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Lesson Plans


Visual Art, a True Discipline

[ Thread ][ Subject ][ Author ][ Date ]
Helen Diemert (hdiemert)
Mon, 22 Jan 1996 10:24:04 -0700 (MST)


I am interested in discussing the disciplinary nature of visual art.
Probing this topic might move us from "disciplinary based" thinking into
the very core of visual art as one of only 5 major ways of communicating
amongst people. These 5 modes of expression are:
1. through words
2. through images (pictures)
3. through numbers
4. through gestures, facial & body lang., movement, etc.
5. through sounds (Music)
Notice the initial letters form a neat acronym, WINGS
These five modalities or encoding systems enable humans to convey thought
to one another. Visual art is a powerful symbolic system that needs deep
mining for systematic education. We need a curriculum that does not
depend heavily on the related fields of inquiry such as psychology,
philosophy, history, mathematics, literature, and the like. Visual art is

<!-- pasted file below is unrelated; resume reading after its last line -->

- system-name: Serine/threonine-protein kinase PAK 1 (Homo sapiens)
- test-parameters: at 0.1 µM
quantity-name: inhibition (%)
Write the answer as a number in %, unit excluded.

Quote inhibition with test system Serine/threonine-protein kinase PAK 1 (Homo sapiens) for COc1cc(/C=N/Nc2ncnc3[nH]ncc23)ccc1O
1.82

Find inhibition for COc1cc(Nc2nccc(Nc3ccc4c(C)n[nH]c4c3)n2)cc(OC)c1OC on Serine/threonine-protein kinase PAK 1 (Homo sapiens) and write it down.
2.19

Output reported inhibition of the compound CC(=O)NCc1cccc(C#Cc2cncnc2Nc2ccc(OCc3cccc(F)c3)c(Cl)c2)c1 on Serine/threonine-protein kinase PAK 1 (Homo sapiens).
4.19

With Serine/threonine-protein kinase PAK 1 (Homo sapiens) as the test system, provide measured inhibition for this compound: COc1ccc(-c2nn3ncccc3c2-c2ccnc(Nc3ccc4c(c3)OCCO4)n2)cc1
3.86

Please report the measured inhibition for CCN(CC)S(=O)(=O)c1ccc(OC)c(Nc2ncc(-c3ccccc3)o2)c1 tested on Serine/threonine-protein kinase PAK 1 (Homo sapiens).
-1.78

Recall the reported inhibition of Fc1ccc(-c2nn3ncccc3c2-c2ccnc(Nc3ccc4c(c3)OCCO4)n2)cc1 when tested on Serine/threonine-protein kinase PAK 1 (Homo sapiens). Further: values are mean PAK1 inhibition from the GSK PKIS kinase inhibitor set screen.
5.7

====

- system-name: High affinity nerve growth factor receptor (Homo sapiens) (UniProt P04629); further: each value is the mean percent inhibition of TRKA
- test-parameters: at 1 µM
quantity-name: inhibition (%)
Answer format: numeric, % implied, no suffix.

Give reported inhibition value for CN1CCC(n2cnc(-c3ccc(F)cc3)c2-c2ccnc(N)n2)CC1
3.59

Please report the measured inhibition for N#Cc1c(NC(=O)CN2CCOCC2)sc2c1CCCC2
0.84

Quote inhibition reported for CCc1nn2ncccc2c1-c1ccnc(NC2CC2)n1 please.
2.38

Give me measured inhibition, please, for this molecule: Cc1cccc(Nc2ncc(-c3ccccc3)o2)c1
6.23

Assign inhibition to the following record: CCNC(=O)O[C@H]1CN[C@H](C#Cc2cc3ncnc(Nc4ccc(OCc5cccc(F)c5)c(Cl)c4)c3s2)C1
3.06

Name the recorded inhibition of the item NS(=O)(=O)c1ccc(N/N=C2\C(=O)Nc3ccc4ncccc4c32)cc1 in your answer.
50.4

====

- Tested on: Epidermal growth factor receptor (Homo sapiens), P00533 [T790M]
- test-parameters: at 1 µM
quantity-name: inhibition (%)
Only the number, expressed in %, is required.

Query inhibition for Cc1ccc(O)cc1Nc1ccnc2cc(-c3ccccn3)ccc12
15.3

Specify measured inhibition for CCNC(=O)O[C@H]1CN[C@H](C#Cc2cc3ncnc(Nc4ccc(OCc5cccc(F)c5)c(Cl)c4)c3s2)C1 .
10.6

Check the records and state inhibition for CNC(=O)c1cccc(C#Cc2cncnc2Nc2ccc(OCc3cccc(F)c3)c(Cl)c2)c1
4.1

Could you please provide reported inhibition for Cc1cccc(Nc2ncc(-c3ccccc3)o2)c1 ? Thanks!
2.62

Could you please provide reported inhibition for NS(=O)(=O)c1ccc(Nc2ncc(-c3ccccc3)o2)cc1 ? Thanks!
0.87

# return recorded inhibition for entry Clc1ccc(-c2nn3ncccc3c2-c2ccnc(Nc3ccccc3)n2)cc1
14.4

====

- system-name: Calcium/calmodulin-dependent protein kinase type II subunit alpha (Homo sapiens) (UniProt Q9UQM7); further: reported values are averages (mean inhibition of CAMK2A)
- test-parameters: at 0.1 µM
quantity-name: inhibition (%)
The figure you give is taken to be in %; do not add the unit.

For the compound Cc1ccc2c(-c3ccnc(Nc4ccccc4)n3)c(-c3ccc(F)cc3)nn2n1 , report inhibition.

a true discipline not yet fully understood or centrally focussed.
Perhaps the major stumbling block has been the name (or non-name)
of the field. Art is a term too generic to use as the name of a
discipline. It refers to everything and anything achieved at a high level
of excellence, such as the art of surgery, the art of gardening, the art
of speaking, etc. When we probe the term, Art to find meaning for our
special discipline, we go immediately off the right track into a vast
morass of thought peripheral to the academic area.
Is art a true discipline? If so, lets find a more appropriate
name for it and discuss the ramifications of this challenge. Anyone
sparked by this topic, please contact me directly, if not in the open
newsgroup. Thanks. Helen Diemert, Professor Emeritus, Univ. of Calgary,
Canada.